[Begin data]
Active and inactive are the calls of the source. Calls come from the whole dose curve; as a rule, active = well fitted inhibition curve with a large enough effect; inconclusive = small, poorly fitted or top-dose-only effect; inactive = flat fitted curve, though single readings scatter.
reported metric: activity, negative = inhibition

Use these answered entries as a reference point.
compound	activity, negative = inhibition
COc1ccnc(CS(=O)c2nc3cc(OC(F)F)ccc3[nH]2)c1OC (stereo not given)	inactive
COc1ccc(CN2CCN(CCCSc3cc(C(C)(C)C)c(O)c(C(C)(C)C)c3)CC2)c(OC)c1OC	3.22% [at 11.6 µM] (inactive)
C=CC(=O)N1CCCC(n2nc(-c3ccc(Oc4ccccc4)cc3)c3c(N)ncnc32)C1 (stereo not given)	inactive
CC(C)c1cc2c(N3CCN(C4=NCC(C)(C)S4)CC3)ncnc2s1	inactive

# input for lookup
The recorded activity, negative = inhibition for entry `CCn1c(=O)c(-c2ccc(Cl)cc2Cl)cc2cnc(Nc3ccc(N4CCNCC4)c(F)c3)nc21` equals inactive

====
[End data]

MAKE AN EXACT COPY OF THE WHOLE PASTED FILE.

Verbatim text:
Active and inactive are the calls of the source. Calls come from the whole dose curve; as a rule, active = well fitted inhibition curve with a large enough effect; inconclusive = small, poorly fitted or top-dose-only effect; inactive = flat fitted curve, though single readings scatter.
reported metric: activity, negative = inhibition

Use these answered entries as a reference point.
compound	activity, negative = inhibition
COc1ccnc(CS(=O)c2nc3cc(OC(F)F)ccc3[nH]2)c1OC (stereo not given)	inactive
COc1ccc(CN2CCN(CCCSc3cc(C(C)(C)C)c(O)c(C(C)(C)C)c3)CC2)c(OC)c1OC	3.22% [at 11.6 µM] (inactive)
C=CC(=O)N1CCCC(n2nc(-c3ccc(Oc4ccccc4)cc3)c3c(N)ncnc32)C1 (stereo not given)	inactive
CC(C)c1cc2c(N3CCN(C4=NCC(C)(C)S4)CC3)ncnc2s1	inactive

# input for lookup
The recorded activity, negative = inhibition for entry `CCn1c(=O)c(-c2ccc(Cl)cc2Cl)cc2cnc(Nc3ccc(N4CCNCC4)c(F)c3)nc21` equals inactive

====